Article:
Your browser is no longer supported

For the best possible experience using our website we recommend you upgrade to a newer version or another browser.

Your browser appears to have cookies disabled. For the best experience of this website, please enable cookies in your browser

We'll assume we have your consent to use cookies, for example so you won't need to log in each time you visit our site.
Learn more

The week ahead

Foresight

Saturday 28 May Tutankhamun exhumed Just how did the boy king come a cropper- A team of experts throw everything from forensic science to CAT-scan technology at the mystery in a bid to find the definitive answer.

Channel 4, 8pm Monday Brazil - The gentle giant awakes A burgeoning economy - led by its steel industry - is expanding Brazil's political influence throughout South America.

Sue Branford illuminates.

BBC World Service, 9.05am I'm sorry I haven't a clue The regulars return for a new series. Praise be.

BBC Radio 4, 6.30pm Tuesday Demolition detectives Two tower blocks on a Hull estate get their marching orders.

Discovery Channel, 8pm Silly Wednesday The truth behind the moon landings: stranger than fiction Wallows in the conspiracy theory that the 1969 Moon landing was faked. Didn't Buzz Aldrin bop someone on the nose for having the temerity to ask him about the hoax?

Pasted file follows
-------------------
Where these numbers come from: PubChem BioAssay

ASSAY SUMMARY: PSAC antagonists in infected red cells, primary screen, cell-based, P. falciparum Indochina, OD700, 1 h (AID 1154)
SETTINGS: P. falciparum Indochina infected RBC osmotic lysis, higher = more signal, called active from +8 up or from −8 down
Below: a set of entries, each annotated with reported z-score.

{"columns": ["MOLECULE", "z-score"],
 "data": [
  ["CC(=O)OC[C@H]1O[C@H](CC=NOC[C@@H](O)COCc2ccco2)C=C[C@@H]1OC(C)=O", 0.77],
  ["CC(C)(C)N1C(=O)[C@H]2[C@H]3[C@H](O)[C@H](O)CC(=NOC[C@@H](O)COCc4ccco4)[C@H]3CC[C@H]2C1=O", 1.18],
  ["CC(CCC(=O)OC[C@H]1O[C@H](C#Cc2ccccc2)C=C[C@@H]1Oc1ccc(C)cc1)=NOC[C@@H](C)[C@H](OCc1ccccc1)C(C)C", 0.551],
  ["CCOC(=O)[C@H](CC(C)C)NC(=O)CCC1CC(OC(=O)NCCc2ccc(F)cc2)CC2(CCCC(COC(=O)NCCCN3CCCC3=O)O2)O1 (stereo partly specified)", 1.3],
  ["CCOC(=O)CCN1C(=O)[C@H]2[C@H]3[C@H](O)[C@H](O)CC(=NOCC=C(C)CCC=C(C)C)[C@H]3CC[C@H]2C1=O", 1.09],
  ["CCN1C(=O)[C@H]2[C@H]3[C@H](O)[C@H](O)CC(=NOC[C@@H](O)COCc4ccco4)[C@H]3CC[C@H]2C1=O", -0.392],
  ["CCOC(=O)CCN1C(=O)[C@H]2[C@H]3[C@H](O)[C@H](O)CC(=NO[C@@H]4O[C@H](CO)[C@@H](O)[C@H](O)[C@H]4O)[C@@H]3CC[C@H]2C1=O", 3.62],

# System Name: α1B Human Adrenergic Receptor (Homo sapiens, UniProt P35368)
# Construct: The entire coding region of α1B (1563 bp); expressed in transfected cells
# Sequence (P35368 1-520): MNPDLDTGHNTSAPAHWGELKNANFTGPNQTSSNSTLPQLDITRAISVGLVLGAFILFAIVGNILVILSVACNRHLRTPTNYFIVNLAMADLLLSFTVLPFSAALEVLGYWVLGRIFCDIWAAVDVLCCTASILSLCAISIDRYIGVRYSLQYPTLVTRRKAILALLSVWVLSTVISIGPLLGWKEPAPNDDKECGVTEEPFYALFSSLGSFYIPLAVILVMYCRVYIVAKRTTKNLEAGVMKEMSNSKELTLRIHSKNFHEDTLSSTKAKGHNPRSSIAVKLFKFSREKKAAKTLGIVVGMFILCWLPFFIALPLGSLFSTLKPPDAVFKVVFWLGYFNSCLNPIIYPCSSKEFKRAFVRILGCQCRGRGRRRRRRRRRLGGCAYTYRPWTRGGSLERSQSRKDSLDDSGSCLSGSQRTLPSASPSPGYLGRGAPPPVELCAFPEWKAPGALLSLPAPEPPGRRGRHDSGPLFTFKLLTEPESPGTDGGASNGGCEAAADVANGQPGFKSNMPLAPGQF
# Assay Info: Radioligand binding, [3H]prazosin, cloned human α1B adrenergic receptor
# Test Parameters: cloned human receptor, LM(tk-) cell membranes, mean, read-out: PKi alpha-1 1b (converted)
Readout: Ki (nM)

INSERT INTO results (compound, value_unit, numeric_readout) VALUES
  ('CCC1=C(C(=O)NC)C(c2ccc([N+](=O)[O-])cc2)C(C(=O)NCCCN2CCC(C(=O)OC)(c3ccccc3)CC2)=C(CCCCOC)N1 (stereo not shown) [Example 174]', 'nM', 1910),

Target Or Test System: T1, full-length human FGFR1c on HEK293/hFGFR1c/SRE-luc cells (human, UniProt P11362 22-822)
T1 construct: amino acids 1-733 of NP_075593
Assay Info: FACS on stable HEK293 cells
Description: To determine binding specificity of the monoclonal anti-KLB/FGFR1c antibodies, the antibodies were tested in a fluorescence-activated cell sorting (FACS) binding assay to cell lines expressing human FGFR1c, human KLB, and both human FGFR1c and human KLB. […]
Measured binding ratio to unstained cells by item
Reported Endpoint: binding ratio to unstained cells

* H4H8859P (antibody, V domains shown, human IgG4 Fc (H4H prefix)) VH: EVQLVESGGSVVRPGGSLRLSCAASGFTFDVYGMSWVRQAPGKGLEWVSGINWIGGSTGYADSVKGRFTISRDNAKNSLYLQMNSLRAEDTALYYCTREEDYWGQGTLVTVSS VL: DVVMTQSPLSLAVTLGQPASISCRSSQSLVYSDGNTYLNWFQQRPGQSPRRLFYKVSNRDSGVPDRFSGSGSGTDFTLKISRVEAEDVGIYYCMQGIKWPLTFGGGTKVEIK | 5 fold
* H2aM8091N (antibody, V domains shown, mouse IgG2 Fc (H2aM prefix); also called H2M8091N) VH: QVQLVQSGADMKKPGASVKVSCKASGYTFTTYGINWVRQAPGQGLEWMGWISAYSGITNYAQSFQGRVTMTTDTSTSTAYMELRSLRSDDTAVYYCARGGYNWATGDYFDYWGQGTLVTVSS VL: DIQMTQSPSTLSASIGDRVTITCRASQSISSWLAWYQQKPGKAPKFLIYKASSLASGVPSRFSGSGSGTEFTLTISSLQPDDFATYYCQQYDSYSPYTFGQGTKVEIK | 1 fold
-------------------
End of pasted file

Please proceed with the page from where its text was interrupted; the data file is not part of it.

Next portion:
Channel 5, 8pm Frontiers of construction Follows Canadian workers coping with extreme weather conditions.

National Geographic, 9pm Thursday After the tsunami Travels to Sri Lanka where new laws preventing building within 200m of the seashore are presenting difficulties for people coping with the tsunami's aftermath.

BBC World Service, 10.05am Material world Your typical termite mound is roomy, remarkably well air conditioned and constructed to a high standard. It should be no surprise then that engineers and architects are excited about using termite technology to help improve some of their own projects. Quentin Cooper reflects with those who inspect the insect with respect to detect the defects in the things we erect.

OK, it's rubbish but it's good rubbish.

BBC Radio 4, 4.30pm Friday Megastructures Day Hey folks, it's Megastructures Day on National Geographic - a full 12 hours devoted to the structurally super-sized. Why not persuade your boss to let you mix business with pleasure by allowing you to sit at home drinking all day while watching the TV marathon - it would be 50% vocational research, after all. And before you ask, your humble correspondent will be at the office on the day in question, cleaning out the NCE stables.

Dishes of the day include: The Golden Gate Bridge (3pm); the Channel Tunnel (4pm); and the Petronas Towers (6pm).

National Geographic, 8am-8pm

Have your say

You must sign in to make a comment

Please remember that the submission of any material is governed by our Terms and Conditions and by submitting material you confirm your agreement to these Terms and Conditions. Please note comments made online may also be published in the print edition of New Civil Engineer. Links may be included in your comments but HTML is not permitted.